It’s About A “Demand Economy,” Really!

Just when you think nothing will happen, it happens.

That’s probably what will take place leading up to the 2012 elections in America.

Two things are at play right now. One, elected officials are a perfectly mirrored reflection of their constituents. And two, Americans are beginning to suspect that extreme political ideologies are holding things back economically.

When this happens, small occurrences can cause great changes to take place quickly.

For example, in 1937, Congress, thinking the depression was over, started cutting programs and balancing the budget. Unemployment started shooting up again, going from 14% to 19%. At that point, things changed quickly. People needed work, and they seemed to realize that demand had to increase quickly.

Congress started spending, demand increased, employment improved and by 1939 the double dip depression was coming to an end.

Myths Galore

One of the myths of the Great Depression is that there was one long Depression stretching from 1930 to 1941. Not true. There were two depressions. The first one started around 1930, and the second started in 1937.

The next myth is that World War 2 got America out of The Depression. Not so. World War 2 started for America in December 1941. America was starting to come out of its Second Depression by 1939.

It was “demand”, not “war”, that got us out of The Great Depression. True, America started making jeeps, tanks, guns, planes, uniforms, etc. for Russia and Great Britain, who already were in war with Germany. However, focusing on their demand for goods instead of war, would be more accurate from an economic stand point.

Our Situation Today

In part, I think we have learned from history.

The Great Recession of 2008 did not become a great depression, because we spent and made sure there was enough money in the system to keep people working. Our unemployment has reached an unacceptable 9%, but during the height of the Great Depression of 1930, unemployment reached 25%. In those times, Congress acted but didn’t hold on long enough. As a result demand fell off and nightmarish unemployment returned. Our present Congress is falling into the same trap, but will become more positive and aggressive in 2012.

As a result, there won’t be a Second Great Recession in 2012. Congress will ensure that more demand in the economy is created.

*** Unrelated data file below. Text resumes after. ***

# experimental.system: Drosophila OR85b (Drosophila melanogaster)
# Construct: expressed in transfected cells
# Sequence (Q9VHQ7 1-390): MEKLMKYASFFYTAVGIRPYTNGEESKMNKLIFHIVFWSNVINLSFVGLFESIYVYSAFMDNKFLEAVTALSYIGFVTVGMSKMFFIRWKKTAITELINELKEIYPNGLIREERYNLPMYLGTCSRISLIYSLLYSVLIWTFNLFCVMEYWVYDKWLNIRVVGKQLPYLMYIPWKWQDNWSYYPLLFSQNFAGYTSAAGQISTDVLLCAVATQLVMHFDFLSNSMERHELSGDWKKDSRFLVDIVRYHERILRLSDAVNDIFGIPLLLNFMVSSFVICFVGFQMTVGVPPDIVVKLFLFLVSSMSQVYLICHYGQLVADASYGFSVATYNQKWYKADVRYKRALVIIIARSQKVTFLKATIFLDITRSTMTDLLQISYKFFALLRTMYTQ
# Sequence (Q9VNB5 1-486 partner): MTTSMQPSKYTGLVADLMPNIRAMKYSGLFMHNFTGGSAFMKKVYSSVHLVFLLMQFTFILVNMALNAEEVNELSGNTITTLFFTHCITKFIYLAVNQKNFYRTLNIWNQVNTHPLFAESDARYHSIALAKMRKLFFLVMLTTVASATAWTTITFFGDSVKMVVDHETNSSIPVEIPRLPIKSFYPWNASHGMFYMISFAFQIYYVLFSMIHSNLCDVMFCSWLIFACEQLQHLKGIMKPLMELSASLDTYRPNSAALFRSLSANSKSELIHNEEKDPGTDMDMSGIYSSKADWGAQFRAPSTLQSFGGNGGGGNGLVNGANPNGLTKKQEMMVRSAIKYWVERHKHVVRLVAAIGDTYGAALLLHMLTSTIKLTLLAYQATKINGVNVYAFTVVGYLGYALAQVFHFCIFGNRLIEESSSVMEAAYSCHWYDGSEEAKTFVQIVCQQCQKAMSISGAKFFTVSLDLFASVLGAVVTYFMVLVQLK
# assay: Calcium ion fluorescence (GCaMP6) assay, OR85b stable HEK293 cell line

If for some reason Congress doesn’t, its members will be purged.


In 2012, a jobs bill will be passed by Congress. Small companies will receive tax incentives to hire people. And roads, freeways and bridges will be mended, rebuilt, and created.

Again, it is “demand” that rescues economies. Like economist John Maynard Keynes said back in the 1930’s, it doesn’t matter if you balance the federal budget if people don’t have money in their pockets. In 2012, Congress will help spark that.

Pragmatism vs Ideology

Most Americans are suspicious of extreme political ideology on the left and on the right. They will tolerate extremism until more pragmatic issues need to be focused on. America has reached that point. Above all else, Americans expect the economy to get fixed, and they really don’t care much how that is accomplished. If the federal government can help to do that, so be it.

In the late 1960’s and early 1970’s, it was the ideological left that was the most active and vocal. Americans let them have their day, and then hardened in the center. Conquering inflation was the name of the game in the late 1970’s and early 1980’s, and conquer it we did. Most Americans congregated in the middle and took pragmatic steps to cure a core economic problem.

Today, the ideological right is having its day. But, that ‘s about to come to an end. Americans are starting to congregate around the pragmatic middle again. This time it’s about creating more jobs in the short run, and more meaningful jobs in the long term.

You want a sure bet? Follow the money. We’re heading toward creating a “demand economy” with the Congress of the United States of America leading the way. In the end, it’s really that simple. Really? Really.